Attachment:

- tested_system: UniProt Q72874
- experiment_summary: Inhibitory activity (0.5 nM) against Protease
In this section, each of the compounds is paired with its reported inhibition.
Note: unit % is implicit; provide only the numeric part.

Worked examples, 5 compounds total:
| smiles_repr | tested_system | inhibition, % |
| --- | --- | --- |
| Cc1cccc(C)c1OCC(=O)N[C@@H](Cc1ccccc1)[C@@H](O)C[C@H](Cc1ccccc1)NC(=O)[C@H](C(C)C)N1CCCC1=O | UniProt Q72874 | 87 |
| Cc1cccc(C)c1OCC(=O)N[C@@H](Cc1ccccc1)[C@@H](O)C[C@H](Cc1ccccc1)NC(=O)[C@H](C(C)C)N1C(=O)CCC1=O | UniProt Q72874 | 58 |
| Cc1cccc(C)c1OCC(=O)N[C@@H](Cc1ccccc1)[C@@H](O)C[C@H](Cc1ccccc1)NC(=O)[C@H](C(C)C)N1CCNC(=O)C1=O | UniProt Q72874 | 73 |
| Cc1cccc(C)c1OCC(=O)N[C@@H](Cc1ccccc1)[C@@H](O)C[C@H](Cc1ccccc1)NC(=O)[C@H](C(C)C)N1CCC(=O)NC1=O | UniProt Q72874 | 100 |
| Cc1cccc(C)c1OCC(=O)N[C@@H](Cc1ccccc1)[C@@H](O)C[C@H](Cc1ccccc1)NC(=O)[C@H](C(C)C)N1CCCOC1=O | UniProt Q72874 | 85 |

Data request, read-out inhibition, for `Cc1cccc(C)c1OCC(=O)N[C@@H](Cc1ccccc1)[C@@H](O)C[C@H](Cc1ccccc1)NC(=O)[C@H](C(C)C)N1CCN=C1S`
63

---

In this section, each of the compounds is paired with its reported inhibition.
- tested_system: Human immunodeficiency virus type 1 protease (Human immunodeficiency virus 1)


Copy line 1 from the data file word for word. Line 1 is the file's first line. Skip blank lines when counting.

- tested_system: UniProt Q72874